An integrated system for performing environmental dose assessment after nuclear or radiological emergencies has been developed, as a tool for decision making process. The system includes databases such as those describing radionuclide decay, dose conversion factors for several environmental geometries and radionuclides with emitted radiation and energies. It includes several models for predicting environmental behaviour at the short,medium and long terms, for both rural and urban environments and is flexible enough for simulating the exposure of members of the public due to small accidents involving individual sources up to large scale nuclear accidents with complex source terms to the environment. The model has been built in a way that can perform assessment of actual exposures or make forecasts for future exposure based on dynamic simulation of the fate of radionuclides in environmental and potential exposure pathways to members of the public, taking into account he kind of contaminated environment and the age groups of exposed persons. Input data may come from a predicted source term or information on environmental concentration based on dispersion models or on environmental measurements, including on line monitoring systems, environmental surveys, direct measurements by in situ gamma spectrometry or analysis of environmental samples. Outputs of the model are dose estimates to members of the public as a function of the exposure pathway, time after the contamination and age group, for different groups of members of the public and kind of use of the environment. Time dependent kerma rates in air and concentrations in environmental compartments such as soil and foodstuff are also available, including the simulation of the effect of protective measures, to support the decision making process. (author)

  15. Annual environmental monitoring report of the Lawrence Berkeley Laboratory

    Energy Technology Data Exchange (ETDEWEB)

    Schleimer, G.E. (ed.)

    1983-04-01

    In order to establish whether LBL research activities produces any impact on the population surrounding the Laboratory, a program of environmental air and water sampling and continuous radiation monitoring was carried on throughout the year. For 1982, as in the previous several years, doses attributable to LBL radiological operations were a small fraction of the relevant radiation protection guidelines (RPG). The maximum perimeter dose equivalent was less than or equal to 24.0 mrem (the 1982 dose equivalent measured at the Building 88 monitoring station B-13A, about 5% of the RPG). The total population dose equivalent attributable to LBL operations during 1982 was less than or equal to 16 man-rem, about 0.002% of the RPG of 170 mrem/person to a suitable sample of the population.

  16. Annual environmental monitoring report of the Lawrence Berkeley Laboratory

    International Nuclear Information System (INIS)

    In order to establish whether LBL research activities produces any impact on the population surrounding the Laboratory, a program of environmental air and water sampling and continuous radiation monitoring was carried on throughout the year. For 1982, as in the previous several years, doses attributable to LBL radiological operations were a small fraction of the relevant radiation protection guidelines (RPG). The maximum perimeter dose equivalent was less than or equal to 24.0 mrem (the 1982 dose equivalent measured at the Building 88 monitoring station B-13A, about 5% of the RPG). The total population dose equivalent attributable to LBL operations during 1982 was less than or equal to 16 man-rem, about 0.002% of the RPG of 170 mrem/person to a suitable sample of the population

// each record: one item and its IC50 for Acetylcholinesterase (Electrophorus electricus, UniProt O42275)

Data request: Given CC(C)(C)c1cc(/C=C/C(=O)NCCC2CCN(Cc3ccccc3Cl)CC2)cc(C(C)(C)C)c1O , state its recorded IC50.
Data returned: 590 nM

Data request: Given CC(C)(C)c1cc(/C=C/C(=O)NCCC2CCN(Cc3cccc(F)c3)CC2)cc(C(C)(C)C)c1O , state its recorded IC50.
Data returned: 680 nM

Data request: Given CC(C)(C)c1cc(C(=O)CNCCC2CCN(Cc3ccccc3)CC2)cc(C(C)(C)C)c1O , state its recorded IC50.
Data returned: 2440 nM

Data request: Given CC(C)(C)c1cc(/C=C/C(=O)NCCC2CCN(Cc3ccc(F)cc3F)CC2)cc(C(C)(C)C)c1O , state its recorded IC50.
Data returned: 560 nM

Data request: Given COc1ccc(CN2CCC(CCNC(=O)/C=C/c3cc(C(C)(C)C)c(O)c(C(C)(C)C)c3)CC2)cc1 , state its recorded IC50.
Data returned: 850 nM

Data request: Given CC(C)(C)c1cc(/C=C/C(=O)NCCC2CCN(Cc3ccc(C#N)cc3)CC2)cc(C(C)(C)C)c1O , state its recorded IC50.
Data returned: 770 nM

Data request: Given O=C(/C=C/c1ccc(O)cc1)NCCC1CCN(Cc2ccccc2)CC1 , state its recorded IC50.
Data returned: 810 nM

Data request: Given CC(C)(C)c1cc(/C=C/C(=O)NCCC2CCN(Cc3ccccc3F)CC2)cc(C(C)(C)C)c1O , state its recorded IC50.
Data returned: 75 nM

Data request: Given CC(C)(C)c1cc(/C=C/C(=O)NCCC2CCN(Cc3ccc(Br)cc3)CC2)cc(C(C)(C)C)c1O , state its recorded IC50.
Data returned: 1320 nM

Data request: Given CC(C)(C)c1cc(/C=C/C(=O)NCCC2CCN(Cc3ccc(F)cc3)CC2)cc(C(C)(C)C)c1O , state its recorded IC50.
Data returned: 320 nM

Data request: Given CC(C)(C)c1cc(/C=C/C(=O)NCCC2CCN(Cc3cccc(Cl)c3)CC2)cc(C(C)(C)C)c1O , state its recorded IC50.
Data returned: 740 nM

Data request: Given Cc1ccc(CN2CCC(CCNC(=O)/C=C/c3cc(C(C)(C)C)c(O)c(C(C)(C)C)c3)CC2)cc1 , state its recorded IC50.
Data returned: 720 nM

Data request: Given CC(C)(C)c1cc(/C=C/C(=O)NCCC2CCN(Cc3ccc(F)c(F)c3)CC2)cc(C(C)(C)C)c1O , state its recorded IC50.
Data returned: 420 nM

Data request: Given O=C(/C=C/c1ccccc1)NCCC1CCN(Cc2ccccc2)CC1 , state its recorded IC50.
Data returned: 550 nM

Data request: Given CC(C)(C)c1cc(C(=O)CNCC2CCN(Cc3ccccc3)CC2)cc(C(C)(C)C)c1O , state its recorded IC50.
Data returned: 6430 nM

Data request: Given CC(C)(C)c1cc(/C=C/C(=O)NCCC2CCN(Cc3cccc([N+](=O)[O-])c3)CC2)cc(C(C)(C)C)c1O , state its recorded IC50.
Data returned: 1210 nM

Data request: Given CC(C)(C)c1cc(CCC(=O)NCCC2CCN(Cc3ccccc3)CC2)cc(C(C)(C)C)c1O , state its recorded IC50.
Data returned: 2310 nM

17. Oak Ridge Reservation annual site environmental report for 1996

    Energy Technology Data Exchange (ETDEWEB)

    NONE

    1997-10-01

    The US Department of Energy currently oversees activities on the Oak Ridge Reservation (ORR), a government-owned, contractor-operated facility. Three sites compose the reservation: the Oak Ridge Y-12 Plant, Oak Ridge National Laboratory, and East Tennessee Technology Park (formerly the K-25 Site). The ORR was established in the early 1940s as part of the Manhattan Project, a secret undertaking that produced the materials for the first atomic bombs. The reservation`s role has evolved over the years, and it continues to adapt to meet the changing defense, energy, and research needs of the US. Both the work carried out for the war effort and subsequent research, development, and production activities have produced (and continue to produce) radiological and hazardous wastes. This document contains a summary of environmental monitoring activities on the ORR and its surroundings. Environmental monitoring on the ORR consists of two major activities: effluent monitoring and environmental surveillance. Effluent monitoring involves the collection and analysis of samples or measurements of liquid and gaseous effluents prior to release into the environment; these measurements allow the quantification and official reporting of contaminants, assessment of radiation exposures to the public, and demonstration of compliance with applicable standards and permit requirements. Environmental surveillance consists of the collection and analysis of environmental samples from the site and its environs; this provides direct measurement of contaminants in air, water, groundwater, soil, foods, biota, and other media subsequent to effluent release into the environment. Environmental surveillance data verify ORR`s compliance status and, combined with data from effluent monitoring, allow the determination of chemical and radiation dose/exposure assessment of ORR operations and effects, if any, on the local environment.